Adam: Sundance Film Fest 2009 (Dramatic Competition)

Max Mayer’s “Adam,” which world-premieres in the Dramatic Competition at the 2009 Sundance Film fest, is a dramatic love story that explores how much one person can ever really know the feelings of another and the compromises we all make for love.

 

Mayer directed his first feature film, “Better Living,” starring Roy Scheider, Olympia Dukakis and Edward Hermann, which opened theatrically in 2000. Last year, “Adam,” which is his second feature, was chosen as a winner of the 12th Annual Writers’ Network Fiction and Screenplay Competition.

 

Hugh Dancy plays Adam, a man who lives alone in the apartment he used to share with his recently deceased father.  His life is very structured — he eats the same dinners every night, goes about his work as an electronic engineer without interruption and regularly visits his Dad’s old friend, Harlan (Frankie Faison)–because he finds it difficult to be with others.  When Beth, (Rose Byrne) an elementary school teacher and aspiring children’s book author, moves into his building, the two become friends of a sort. Gradually Adam’s romantic desires give him the impetus to emerge from his shell.  He manages to his uses his unique, often funny, and sometimes painful social skills to connect in a way he never has before.

 

Although attracted to Adam, Beth is getting over a bad break-up and wonders to her parents (Peter Gallagher and Amy Irving) if it’s possible to fully trust the person you love.  But with Adam, she’s continually drawn to his gentle unusualness and finds herself wanting to spend more and more time with him, learning the things he’s passionate about, like space exploration and nature, and working with him to open up his world to more experiences and opportunities. With their shared sense of childlike wonder and creativity, they fall in love and together find the strength and compassion to move forward in life.

 

Max Mayer on Adam

 

Nearly five years ago I heard an interview on the radio with a young man who had been diagnosed with Asperger’s syndrome.  As he described how the world seemed to him, his sense of isolation, his desire for relationship, his sense that everyone but him could read each other’s minds, I was deeply moved.

 

It seemed he was describing not just his own syndrome, but also many of my feelings and the human condition in general. We are all trapped in our own minds and bodies looking out at other people and taking more or less educated guesses about what their experience of life may be.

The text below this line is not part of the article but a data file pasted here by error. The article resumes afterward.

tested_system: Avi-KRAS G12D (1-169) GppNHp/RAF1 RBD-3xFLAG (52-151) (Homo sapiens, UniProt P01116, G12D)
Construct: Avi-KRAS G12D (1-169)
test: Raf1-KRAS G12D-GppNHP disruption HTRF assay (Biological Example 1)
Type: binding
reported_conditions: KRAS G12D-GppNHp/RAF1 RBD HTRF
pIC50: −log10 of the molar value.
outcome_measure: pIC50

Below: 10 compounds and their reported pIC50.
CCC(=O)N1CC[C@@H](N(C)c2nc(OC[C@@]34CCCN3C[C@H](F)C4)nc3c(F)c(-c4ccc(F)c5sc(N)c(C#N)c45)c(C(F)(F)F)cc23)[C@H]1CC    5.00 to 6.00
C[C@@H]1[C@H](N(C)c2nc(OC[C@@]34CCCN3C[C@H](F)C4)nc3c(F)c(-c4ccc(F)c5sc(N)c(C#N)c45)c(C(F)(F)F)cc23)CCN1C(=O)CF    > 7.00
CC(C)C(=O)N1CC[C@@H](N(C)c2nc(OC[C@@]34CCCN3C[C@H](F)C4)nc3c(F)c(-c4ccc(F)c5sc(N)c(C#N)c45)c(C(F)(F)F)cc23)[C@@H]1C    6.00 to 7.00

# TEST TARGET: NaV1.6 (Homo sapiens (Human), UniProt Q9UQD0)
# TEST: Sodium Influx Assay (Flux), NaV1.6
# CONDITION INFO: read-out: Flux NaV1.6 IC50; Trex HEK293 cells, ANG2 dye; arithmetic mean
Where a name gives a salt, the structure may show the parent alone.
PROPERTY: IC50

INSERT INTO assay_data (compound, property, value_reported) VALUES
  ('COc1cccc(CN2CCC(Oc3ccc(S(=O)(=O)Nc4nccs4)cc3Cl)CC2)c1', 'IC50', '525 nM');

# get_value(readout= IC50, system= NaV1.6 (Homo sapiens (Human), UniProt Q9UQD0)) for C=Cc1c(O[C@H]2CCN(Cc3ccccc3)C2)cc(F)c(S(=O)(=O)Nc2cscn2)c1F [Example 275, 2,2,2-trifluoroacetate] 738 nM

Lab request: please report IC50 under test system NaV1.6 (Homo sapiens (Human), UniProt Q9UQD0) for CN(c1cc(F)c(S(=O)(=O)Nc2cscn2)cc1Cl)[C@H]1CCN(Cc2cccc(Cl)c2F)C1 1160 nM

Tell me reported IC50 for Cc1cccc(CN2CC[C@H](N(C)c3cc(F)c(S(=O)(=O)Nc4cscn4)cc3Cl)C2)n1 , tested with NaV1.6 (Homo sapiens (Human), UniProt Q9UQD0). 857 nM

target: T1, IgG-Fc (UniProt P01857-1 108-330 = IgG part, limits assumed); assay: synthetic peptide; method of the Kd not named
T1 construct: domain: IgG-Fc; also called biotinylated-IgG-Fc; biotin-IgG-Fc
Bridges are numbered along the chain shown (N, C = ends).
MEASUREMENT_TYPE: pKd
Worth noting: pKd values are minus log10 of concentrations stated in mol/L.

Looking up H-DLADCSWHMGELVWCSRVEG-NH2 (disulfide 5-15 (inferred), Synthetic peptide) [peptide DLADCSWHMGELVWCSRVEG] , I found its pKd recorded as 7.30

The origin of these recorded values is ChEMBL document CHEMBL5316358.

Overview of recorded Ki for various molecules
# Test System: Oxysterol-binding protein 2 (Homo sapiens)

“Adam” is a love story about a man who has the desire to make a romantic connection without any of the social or emotional skills.  His relationship to Beth is an extreme version of our common dilemma – the need for connection to that which is necessarily strange.

 

As the world grows smaller and smaller, Adam and Beth’s halting journey hopefully has some wider implications. Different cultures can seem so alien that we come to believe there are qualitative differences between ‘us’ and ‘them.’  The capacity to recognize common humanity across cultures despite old prejudices and new fears may be the only path to survival on this increasingly inter-dependent and competitive planet.

 

Getting close to Adam, even falling a bit in love with him, argues that the effort to understand the unfamiliar is worth the trouble.  Finally, “Adam” is a defense of the imperfect.  Joy is finding value in the imperfect. It is, after all, all we know.

 

Director’s Bio

 

Max Mayer is a Founder and Producing Director of New York Stage and Film, which has presented 24 summer seasons of original plays at the Powerhouse Theatre at Vassar College. 

 

Mayer has directed over fifty new plays including world or US premieres by writers such as John Patrick Shanley, Lee Blessing, Alexandra Gersten-Vassilaros, Richard Nelson, George F. Walker and Eric Overmyer.  His productions have opened both Off-Broadway and in regional theatres including Arena Stage, Long Wharf and Steppenwolf in Chicago.  He has also written three produced plays.  For TV, Mayer has directed episodes of NBC’s The West Wing, ABC’s Alias and CBS’s Family Law.